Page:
Plankton eating PLASTIC Feasting on ocean litter could devastate marine ecosystems scientists warn
Plankton Caught Eating Plastic In Ocean It has been found inside the digestive tracts of turtles, sea birds and whales, but it appears plastic litter in our oceans is also clogging up the insides of the tiny plankton that many larger sea creatures feed on. For the first time copepods – tiny creatures that feed on algae in the ocean – have been filmed eating grains of plastic while they are feeding. The video shows microscopic polystyrene beads being drawn towards the creature by its legs and eaten. The beads can be seen accumulating in the creature’s body. Normally copepods feed on certain species of algae using chemical and touch receptors to discriminate what they can eat and discard what they will not.
The video provides growing evidence that the volumes of plastic litter finding its way into the world’s oceans are having a profound impact on wildlife and ecosystems. Plankton Caught Eating Plastic In Ocean It has been found inside the digestive tracts of turtles, sea birds and whales An estimated eight million tons of plastic is dumped in the oceans every year, with fishing nets and plastic bags causing severe problems for some large species. However, even after these have broken down – many plastic bags are designed to degrade in the environment into tiny scraps – they can still have an impact. Dr Matthew Cole, a researcher at the Plymouth Marine Laboratory who has been researching the impact of so called ‘microplastics’ on marine ecosystems, said the impact of microplastics on plankton has been largely overlooked until recently.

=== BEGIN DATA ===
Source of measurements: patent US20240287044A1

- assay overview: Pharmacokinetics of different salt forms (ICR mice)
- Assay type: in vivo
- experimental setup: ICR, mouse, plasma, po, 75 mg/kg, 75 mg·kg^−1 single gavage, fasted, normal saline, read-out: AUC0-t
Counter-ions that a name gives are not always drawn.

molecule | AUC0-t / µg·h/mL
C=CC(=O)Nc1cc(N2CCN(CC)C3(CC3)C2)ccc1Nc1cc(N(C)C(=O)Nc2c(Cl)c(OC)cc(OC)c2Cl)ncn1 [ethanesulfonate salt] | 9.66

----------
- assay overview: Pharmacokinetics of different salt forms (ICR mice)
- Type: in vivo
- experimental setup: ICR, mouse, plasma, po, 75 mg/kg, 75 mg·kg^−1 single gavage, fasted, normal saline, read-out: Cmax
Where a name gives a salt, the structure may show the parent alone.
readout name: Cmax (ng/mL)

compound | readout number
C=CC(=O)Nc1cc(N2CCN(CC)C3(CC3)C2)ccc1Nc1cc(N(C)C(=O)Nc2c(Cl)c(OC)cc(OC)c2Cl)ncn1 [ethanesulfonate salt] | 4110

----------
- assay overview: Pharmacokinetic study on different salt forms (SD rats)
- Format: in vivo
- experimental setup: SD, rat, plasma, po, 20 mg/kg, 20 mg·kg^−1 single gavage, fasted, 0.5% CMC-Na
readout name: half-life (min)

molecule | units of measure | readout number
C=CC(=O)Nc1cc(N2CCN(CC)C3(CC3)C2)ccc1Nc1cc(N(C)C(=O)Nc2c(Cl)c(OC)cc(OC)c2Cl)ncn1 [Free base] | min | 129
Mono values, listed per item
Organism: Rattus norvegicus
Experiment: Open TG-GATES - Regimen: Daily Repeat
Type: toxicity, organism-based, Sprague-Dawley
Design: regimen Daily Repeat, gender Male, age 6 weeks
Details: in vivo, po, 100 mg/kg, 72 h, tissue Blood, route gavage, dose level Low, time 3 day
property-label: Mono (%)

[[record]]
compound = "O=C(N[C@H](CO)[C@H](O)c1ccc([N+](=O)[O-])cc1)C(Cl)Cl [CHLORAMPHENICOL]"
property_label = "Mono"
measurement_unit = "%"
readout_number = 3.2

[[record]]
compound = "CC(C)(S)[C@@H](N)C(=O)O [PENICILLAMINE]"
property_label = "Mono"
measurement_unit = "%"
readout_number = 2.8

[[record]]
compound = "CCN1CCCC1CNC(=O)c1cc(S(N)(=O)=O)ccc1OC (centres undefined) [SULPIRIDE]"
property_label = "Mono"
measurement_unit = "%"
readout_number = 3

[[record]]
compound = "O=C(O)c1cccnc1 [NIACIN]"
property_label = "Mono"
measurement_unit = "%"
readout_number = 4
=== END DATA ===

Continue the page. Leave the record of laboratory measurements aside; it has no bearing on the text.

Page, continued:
Writing in the journal Environmnental Science and Technology, he and his colleagues identified at least thirteen zooplankton creatures capable of ingesting a variety of different sized polystyrene beads. These included the larvae of important marine animals like crabs and oysters. Dr Cole and his colleagues said: ‘Microplastics are ingested by, and may impact upon, zooplankton. ‘We further observed microplastics adhered to the external carapace (the upper part of the shell) and appendages of exposed zooplankton. ‘Exposure of the copepod Centropages typicus to natural assemblages of algae with and without microplastics showed that microplastics significantly decreased algal feeding.
‘Our findings imply that marine microplastic debris can negatively impact upon zooplankton function and health.’ Zooplanktons form a crucial part of the marine food chain, providing food for most larger filter feeders and many shellfish. The consumption of microplastics by zooplankton may be one of the main ways chemicals from plastics end up in the food chain and accumulate in larger animals like whales. If the zooplankton is also feeding on less algae as a result of ingesting plastic, then it could also affect the energy and nutrition they contain for larger animals.
Dr Cole teamed up with film-makers from Five Films to capture video of copepods feeding on fluorescent green beads of plastic. Verity White, who directed the film as part of a wider project on the impact of plastic litter in the oceans, told New Scientist that the plankton were constantly feeding on the plastic. In some cases it can pass through the creatures within hours, but in others the plastic can remain in their intestinal tracts for up to seven days.
Miss White said: ‘We were looking inside just one drop of water. The plankton were swimming and processing food non-stop.’ Her film about plastic in the oceans won Environmental Film of the Year at the Environmental Photographer of the Year awards at the Royal Geographical Society.